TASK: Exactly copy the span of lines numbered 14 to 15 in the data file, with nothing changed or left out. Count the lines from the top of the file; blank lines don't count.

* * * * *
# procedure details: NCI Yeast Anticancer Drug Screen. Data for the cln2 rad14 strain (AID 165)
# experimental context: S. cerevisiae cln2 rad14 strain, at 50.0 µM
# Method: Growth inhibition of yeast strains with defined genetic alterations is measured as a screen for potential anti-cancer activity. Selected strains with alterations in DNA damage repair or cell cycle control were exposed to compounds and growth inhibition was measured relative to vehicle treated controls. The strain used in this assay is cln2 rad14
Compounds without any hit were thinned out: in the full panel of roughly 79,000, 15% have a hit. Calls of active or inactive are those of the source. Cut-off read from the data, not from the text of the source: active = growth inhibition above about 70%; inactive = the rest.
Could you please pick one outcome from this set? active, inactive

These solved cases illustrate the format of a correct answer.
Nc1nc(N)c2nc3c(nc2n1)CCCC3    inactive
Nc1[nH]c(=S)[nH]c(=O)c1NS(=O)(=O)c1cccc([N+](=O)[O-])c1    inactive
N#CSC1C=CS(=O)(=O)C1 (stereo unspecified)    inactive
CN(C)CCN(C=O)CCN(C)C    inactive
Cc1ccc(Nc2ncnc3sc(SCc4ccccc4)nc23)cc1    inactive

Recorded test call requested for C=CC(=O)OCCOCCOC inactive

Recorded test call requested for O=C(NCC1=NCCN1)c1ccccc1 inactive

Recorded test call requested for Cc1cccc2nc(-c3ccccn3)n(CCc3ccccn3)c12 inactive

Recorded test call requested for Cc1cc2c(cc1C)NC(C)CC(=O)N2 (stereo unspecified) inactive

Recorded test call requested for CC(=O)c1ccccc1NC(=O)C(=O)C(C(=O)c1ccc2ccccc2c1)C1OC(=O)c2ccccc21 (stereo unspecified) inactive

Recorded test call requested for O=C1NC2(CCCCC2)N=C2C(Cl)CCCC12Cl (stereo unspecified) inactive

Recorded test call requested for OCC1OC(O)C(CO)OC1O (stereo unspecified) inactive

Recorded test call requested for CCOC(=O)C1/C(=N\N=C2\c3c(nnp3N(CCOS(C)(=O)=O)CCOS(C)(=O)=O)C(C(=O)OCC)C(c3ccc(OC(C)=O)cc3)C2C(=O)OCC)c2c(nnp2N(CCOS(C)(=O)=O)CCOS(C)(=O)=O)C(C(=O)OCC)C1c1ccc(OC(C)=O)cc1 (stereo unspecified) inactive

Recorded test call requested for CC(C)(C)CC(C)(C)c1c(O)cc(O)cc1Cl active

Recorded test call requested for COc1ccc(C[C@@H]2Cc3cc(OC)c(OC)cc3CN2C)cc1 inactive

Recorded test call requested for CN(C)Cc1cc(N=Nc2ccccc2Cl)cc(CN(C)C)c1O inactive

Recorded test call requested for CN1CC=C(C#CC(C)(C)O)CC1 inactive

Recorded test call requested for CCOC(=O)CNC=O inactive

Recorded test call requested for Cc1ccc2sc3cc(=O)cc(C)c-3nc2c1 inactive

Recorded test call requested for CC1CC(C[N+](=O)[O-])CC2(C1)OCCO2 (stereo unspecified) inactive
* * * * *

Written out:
Recorded test call requested for Cc1cccc2nc(-c3ccccn3)n(CCc3ccccn3)c12 inactive

Recorded test call requested for Cc1cc2c(cc1C)NC(C)CC(=O)N2 (stereo unspecified) inactive